Daydrinking in a bookstore?

Daydrinking in a bookstore?
How whiskey and books can help you sell yourself.

I spent some time in February in Portland speaking at the Together Experience, getting tattoos, and catching up with business friends. I also took a moment to visit the Multnomah Whiskey Library and Powell's Books.

If you know anything about me, you know that whiskey and books are quite possibly my second greatest happy place (behind travel, of course). The day that I visited these places, I started off in Powell's rare book room and finished with a taste of incredible whiskey I never thought possible. Both of these locations draw hordes of visitors but they have very different contents (try drinking at Powell's - I doubt you'll get far). Even though they're only a couple blocks apart, they're both wildly successful, despite their overlapping demographics.

It got me thinking: even if we cater to the same audience as someone else, we have something different to offer. There are actually studies out there that link a passion for whiskey with a passion for reading. Don't believe me? Consider this: New York City's five boroughs have no less than 12 bars that cater to reading while sipping your favorite beverage (most commonly: whiskey). Knowing this, it's safe to assume that visitors to Portland who want to see MWL also want to visit Powell's. Why might someone visit both places? Because they go to MWL to taste rare whiskeys and enjoy the environment that accompanies those beverages, while they go to Powell's to get lost down an aisle of books and smell that comfortable and familiar old book smell.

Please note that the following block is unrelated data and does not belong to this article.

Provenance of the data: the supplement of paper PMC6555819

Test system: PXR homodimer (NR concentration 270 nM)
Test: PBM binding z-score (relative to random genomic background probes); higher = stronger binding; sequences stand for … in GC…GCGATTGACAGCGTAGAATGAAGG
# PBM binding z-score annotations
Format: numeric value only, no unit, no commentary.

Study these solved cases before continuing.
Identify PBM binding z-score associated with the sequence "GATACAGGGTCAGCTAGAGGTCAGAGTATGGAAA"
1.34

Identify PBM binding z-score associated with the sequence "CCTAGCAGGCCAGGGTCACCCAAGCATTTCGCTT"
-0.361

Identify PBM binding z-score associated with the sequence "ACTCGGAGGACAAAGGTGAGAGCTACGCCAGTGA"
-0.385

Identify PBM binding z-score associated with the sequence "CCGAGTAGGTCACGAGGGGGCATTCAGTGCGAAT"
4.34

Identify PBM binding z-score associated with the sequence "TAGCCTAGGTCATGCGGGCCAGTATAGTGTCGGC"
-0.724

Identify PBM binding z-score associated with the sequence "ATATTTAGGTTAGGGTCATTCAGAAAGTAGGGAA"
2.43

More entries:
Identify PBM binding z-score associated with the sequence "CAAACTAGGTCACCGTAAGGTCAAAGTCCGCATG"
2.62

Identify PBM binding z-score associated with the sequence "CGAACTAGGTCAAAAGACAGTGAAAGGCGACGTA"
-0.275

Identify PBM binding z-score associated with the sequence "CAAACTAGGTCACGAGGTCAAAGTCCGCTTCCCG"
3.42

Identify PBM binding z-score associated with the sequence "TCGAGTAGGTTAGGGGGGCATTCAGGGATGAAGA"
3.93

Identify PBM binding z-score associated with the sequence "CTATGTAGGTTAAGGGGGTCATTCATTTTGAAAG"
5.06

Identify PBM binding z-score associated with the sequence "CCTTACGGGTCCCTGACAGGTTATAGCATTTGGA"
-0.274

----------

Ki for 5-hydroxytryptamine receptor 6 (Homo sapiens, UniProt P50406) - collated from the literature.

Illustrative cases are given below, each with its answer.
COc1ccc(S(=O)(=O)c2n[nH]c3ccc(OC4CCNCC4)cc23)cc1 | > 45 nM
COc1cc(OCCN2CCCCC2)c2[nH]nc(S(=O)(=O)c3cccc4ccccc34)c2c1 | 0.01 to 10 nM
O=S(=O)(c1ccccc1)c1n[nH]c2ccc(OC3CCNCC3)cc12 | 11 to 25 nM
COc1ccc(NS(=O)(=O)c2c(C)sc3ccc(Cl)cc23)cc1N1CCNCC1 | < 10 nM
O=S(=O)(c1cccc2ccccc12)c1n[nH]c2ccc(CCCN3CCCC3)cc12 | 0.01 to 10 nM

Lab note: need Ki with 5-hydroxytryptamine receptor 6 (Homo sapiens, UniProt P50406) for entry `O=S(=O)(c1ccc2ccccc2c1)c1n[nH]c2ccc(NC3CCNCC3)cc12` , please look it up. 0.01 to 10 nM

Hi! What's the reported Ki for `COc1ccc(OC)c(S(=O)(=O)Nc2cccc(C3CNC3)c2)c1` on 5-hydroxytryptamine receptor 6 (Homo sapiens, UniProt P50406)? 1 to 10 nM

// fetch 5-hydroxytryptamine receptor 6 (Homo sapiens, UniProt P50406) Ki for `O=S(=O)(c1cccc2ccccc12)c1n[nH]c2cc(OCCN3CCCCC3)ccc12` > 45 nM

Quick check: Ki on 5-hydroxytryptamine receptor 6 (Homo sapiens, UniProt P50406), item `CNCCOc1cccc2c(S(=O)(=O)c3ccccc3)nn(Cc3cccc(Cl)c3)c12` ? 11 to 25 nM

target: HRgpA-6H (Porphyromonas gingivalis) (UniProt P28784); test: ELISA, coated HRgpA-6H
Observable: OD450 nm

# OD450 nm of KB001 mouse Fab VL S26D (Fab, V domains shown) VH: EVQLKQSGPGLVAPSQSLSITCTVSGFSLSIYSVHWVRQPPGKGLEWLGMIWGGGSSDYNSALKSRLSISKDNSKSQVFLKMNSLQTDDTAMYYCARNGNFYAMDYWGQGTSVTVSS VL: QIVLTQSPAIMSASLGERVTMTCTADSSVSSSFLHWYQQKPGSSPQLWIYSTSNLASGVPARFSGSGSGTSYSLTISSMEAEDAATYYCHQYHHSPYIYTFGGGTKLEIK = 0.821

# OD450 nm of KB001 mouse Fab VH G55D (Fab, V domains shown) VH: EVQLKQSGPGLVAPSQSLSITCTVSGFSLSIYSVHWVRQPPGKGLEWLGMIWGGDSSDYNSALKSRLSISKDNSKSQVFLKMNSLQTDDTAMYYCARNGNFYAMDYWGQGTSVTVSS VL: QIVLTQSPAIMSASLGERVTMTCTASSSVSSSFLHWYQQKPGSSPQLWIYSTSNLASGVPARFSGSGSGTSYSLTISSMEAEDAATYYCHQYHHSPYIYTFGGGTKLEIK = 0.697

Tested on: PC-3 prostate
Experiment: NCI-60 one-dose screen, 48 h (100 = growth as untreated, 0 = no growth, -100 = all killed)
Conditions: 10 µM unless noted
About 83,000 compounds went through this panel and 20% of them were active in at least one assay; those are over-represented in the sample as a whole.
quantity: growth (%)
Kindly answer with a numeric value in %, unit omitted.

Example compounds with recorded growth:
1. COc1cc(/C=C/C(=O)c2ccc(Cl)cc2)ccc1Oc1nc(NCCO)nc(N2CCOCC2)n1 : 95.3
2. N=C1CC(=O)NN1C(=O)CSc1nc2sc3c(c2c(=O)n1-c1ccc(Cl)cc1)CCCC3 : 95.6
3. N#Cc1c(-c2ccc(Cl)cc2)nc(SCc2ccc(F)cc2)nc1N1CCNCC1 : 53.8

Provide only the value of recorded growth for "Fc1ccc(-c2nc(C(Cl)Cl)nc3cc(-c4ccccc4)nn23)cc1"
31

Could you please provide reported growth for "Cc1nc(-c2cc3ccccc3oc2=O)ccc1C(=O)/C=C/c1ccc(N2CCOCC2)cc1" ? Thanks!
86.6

Find your differentiator. Even if you're one of five photographers in your city or one of three calligraphers all focused on the same style, there's something that makes you different. Maybe, if you're Ashlyn Carter, it's the fact that you have a PR background and an incredible amount of personal heart behind your calligraphy. Maybe, if you're Justin & Mary, it's the tale of a dirt floor trailer that sets you apart. Everyone has their "something special" and you deserve to be known for yours. Identify the things that people want from you. Take some time, grab a notebook, and identify the thing that is so core to who you are that you can't help be different from everyone else for it.

Once you've identified that differentiator, tell me more. Why are you claiming it? What's so important about it that you need to be known for it? Why does it fit with what you do and who you serve?